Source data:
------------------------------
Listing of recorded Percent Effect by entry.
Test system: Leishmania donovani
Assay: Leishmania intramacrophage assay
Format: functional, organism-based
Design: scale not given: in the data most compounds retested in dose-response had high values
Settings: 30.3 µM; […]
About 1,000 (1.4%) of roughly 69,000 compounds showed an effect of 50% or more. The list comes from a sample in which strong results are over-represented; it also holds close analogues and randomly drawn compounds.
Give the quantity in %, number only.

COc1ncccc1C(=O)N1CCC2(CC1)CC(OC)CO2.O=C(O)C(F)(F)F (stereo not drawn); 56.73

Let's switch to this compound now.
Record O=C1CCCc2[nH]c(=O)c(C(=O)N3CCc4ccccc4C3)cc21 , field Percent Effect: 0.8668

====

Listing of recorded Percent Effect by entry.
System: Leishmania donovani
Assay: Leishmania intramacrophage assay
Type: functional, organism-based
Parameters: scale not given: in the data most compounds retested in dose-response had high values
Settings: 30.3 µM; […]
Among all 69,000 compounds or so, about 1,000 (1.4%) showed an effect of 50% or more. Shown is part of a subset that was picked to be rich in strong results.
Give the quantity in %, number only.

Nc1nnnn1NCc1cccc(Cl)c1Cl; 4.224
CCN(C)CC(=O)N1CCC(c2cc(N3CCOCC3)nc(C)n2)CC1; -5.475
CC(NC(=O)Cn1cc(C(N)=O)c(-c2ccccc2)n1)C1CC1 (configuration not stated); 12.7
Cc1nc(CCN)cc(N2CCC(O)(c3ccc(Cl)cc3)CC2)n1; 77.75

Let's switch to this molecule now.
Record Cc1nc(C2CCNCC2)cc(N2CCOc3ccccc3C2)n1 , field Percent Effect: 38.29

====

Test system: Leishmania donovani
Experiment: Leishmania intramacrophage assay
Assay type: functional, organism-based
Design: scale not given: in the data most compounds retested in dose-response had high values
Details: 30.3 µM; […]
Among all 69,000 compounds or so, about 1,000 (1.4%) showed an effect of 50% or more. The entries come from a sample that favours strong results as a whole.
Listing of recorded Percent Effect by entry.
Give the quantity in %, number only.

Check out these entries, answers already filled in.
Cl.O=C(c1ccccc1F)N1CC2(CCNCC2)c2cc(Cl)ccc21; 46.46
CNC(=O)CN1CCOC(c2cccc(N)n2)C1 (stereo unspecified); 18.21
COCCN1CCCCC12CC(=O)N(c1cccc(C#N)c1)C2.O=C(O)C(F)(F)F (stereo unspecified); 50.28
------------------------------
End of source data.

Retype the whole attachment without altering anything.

Listing of recorded Percent Effect by entry.
Test system: Leishmania donovani
Assay: Leishmania intramacrophage assay
Format: functional, organism-based
Design: scale not given: in the data most compounds retested in dose-response had high values
Settings: 30.3 µM; […]
About 1,000 (1.4%) of roughly 69,000 compounds showed an effect of 50% or more. The list comes from a sample in which strong results are over-represented; it also holds close analogues and randomly drawn compounds.
Give the quantity in %, number only.

COc1ncccc1C(=O)N1CCC2(CC1)CC(OC)CO2.O=C(O)C(F)(F)F (stereo not drawn); 56.73

Let's switch to this compound now.
Record O=C1CCCc2[nH]c(=O)c(C(=O)N3CCc4ccccc4C3)cc21 , field Percent Effect: 0.8668

====

Listing of recorded Percent Effect by entry.
System: Leishmania donovani
Assay: Leishmania intramacrophage assay
Type: functional, organism-based
Parameters: scale not given: in the data most compounds retested in dose-response had high values
Settings: 30.3 µM; […]
Among all 69,000 compounds or so, about 1,000 (1.4%) showed an effect of 50% or more. Shown is part of a subset that was picked to be rich in strong results.
Give the quantity in %, number only.

Nc1nnnn1NCc1cccc(Cl)c1Cl; 4.224
CCN(C)CC(=O)N1CCC(c2cc(N3CCOCC3)nc(C)n2)CC1; -5.475
CC(NC(=O)Cn1cc(C(N)=O)c(-c2ccccc2)n1)C1CC1 (configuration not stated); 12.7
Cc1nc(CCN)cc(N2CCC(O)(c3ccc(Cl)cc3)CC2)n1; 77.75

Let's switch to this molecule now.
Record Cc1nc(C2CCNCC2)cc(N2CCOc3ccccc3C2)n1 , field Percent Effect: 38.29

====

Test system: Leishmania donovani
Experiment: Leishmania intramacrophage assay
Assay type: functional, organism-based
Design: scale not given: in the data most compounds retested in dose-response had high values
Details: 30.3 µM; […]
Among all 69,000 compounds or so, about 1,000 (1.4%) showed an effect of 50% or more. The entries come from a sample that favours strong results as a whole.
Listing of recorded Percent Effect by entry.
Give the quantity in %, number only.

Check out these entries, answers already filled in.
Cl.O=C(c1ccccc1F)N1CC2(CCNCC2)c2cc(Cl)ccc21; 46.46
CNC(=O)CN1CCOC(c2cccc(N)n2)C1 (stereo unspecified); 18.21
COCCN1CCCCC12CC(=O)N(c1cccc(C#N)c1)C2.O=C(O)C(F)(F)F (stereo unspecified); 50.28